The government has approved standards for a new apprenticeship route to the legal profession in a move that could pave the way for solicitor apprenticeships to start next year.

The Solicitors Regulation Authority welcomed the approval of the plans, which will enable apprentices to qualify as a solicitor, paralegal or a chartered legal executive as part of the government’s Trailblazer apprenticeship scheme.

The solicitor route will take five to six years to complete, and apprentices will need a minimum of five GCSEs, including maths and English at a grade C or above, and three A-levels, or equivalent.

People can qualify to become an apprentice without the required grades if they fulfil other requirements, such as relevant employer-led work experience or a level-three advanced apprenticeship in a relevant occupation.

Apprentices will first be assessed through functioning knowledge tests, which will consist of a timed exam in an assessment centre and a work-based assessment. They will then take a standardised practical legal exam, which must be completed within the last six months of an apprenticeship.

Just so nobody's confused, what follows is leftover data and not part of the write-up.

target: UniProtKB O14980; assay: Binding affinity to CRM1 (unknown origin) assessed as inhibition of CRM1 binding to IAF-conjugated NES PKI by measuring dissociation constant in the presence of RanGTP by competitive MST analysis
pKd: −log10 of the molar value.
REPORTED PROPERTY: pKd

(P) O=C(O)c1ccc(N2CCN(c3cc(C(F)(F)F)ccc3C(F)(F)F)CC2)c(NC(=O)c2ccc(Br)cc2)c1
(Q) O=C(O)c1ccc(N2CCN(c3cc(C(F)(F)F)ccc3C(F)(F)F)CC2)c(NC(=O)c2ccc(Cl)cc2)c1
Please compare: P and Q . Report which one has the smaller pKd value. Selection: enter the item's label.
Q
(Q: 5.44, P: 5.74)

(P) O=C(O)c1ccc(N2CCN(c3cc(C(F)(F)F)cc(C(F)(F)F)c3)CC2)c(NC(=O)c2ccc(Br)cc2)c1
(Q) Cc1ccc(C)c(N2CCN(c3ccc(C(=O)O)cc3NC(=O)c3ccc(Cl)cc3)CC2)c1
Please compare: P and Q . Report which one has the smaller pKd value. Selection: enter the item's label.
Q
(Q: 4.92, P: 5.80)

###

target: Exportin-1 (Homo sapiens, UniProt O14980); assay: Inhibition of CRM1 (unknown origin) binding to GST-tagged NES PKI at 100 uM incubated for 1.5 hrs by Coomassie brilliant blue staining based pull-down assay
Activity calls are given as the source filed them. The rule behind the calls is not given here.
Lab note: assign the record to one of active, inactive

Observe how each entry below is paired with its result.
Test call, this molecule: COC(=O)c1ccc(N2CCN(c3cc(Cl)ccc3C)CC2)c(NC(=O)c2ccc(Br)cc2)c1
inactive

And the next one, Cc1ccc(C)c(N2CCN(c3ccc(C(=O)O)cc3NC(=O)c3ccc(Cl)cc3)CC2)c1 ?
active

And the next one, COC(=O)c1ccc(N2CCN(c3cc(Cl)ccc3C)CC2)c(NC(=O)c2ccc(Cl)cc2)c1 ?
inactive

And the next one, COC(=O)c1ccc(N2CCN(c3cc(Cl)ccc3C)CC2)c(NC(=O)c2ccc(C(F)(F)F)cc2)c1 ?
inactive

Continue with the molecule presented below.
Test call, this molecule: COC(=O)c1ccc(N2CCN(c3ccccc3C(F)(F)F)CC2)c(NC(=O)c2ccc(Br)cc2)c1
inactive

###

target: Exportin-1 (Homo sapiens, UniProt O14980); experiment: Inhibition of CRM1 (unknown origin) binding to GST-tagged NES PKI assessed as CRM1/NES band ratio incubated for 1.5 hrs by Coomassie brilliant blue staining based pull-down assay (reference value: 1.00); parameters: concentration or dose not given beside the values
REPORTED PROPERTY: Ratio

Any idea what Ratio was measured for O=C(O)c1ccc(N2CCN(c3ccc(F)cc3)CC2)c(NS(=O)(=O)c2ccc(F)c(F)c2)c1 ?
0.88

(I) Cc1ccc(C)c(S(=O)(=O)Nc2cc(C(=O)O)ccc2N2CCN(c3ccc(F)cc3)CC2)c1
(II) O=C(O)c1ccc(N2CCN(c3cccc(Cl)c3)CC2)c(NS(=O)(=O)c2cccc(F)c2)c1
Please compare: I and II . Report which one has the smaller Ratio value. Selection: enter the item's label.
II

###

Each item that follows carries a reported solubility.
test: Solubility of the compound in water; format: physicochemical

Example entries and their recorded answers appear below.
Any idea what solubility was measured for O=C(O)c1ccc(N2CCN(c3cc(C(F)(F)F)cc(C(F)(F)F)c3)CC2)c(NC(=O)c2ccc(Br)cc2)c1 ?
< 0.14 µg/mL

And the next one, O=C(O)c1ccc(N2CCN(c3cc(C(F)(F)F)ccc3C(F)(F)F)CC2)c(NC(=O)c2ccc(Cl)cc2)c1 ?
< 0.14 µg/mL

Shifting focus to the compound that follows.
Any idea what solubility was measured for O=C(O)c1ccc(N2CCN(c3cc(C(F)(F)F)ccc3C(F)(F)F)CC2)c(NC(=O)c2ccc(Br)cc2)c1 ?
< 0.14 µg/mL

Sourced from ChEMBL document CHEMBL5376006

The standards approved correspond to the SRA’s statement of solicitor competence. The standards was developed by the Law Society, Chartered Institute of Legal Executives, the SRA and firms including DWF and Olswang. 

However, the scheme was criticised earlier this year by the City of London Law Society, which said it was not convinced standards would be maintained.

Paul Philip (pictured), SRA chief executive, said: ‘It’s very good news that the Solicitors’ Apprenticeship Standard and assessment plan have been approved. Opening up the profession through improving alternative routes to qualification can make an important contribution to increasing diversity, so we see this as a positive step forwards.’

The SRA said the first legal trainees could join the trailblazer scheme by as early as September 2016.

Gun Judge, chair of the Trailblazer legal committee and resourcing manager at Addleshaw Goddard, said the scheme would open the doors ‘to a more diverse talent stream’.

‘Our apprentices create a huge contribution to the firm, and we will be looking to hire more,’ she said.